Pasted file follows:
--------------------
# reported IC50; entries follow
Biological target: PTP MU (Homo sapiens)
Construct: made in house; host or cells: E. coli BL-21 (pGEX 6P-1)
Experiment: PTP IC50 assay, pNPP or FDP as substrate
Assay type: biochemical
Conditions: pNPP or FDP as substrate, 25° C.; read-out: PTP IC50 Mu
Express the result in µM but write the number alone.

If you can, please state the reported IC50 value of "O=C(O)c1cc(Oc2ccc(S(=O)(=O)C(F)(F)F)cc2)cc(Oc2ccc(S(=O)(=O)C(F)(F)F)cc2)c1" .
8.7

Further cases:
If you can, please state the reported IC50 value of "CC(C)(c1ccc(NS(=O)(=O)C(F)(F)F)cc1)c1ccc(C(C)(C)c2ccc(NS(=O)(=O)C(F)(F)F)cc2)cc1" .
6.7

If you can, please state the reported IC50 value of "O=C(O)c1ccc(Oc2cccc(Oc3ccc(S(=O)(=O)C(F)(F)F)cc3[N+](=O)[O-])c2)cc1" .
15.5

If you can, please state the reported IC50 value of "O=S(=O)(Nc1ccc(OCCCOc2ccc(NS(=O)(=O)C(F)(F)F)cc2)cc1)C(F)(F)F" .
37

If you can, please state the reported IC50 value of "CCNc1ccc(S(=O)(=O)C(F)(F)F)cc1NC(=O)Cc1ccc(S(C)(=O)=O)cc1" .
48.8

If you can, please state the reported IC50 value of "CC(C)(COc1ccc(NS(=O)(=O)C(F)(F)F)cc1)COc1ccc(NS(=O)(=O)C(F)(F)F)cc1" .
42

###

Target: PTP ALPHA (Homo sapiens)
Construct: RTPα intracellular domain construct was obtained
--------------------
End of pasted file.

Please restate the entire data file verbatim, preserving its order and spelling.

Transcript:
# reported IC50; entries follow
Biological target: PTP MU (Homo sapiens)
Construct: made in house; host or cells: E. coli BL-21 (pGEX 6P-1)
Experiment: PTP IC50 assay, pNPP or FDP as substrate
Assay type: biochemical
Conditions: pNPP or FDP as substrate, 25° C.; read-out: PTP IC50 Mu
Express the result in µM but write the number alone.

If you can, please state the reported IC50 value of "O=C(O)c1cc(Oc2ccc(S(=O)(=O)C(F)(F)F)cc2)cc(Oc2ccc(S(=O)(=O)C(F)(F)F)cc2)c1" .
8.7

Further cases:
If you can, please state the reported IC50 value of "CC(C)(c1ccc(NS(=O)(=O)C(F)(F)F)cc1)c1ccc(C(C)(C)c2ccc(NS(=O)(=O)C(F)(F)F)cc2)cc1" .
6.7

If you can, please state the reported IC50 value of "O=C(O)c1ccc(Oc2cccc(Oc3ccc(S(=O)(=O)C(F)(F)F)cc3[N+](=O)[O-])c2)cc1" .
15.5

If you can, please state the reported IC50 value of "O=S(=O)(Nc1ccc(OCCCOc2ccc(NS(=O)(=O)C(F)(F)F)cc2)cc1)C(F)(F)F" .
37

If you can, please state the reported IC50 value of "CCNc1ccc(S(=O)(=O)C(F)(F)F)cc1NC(=O)Cc1ccc(S(C)(=O)=O)cc1" .
48.8

If you can, please state the reported IC50 value of "CC(C)(COc1ccc(NS(=O)(=O)C(F)(F)F)cc1)COc1ccc(NS(=O)(=O)C(F)(F)F)cc1" .
42

###

Target: PTP ALPHA (Homo sapiens)
Construct: RTPα intracellular domain construct was obtained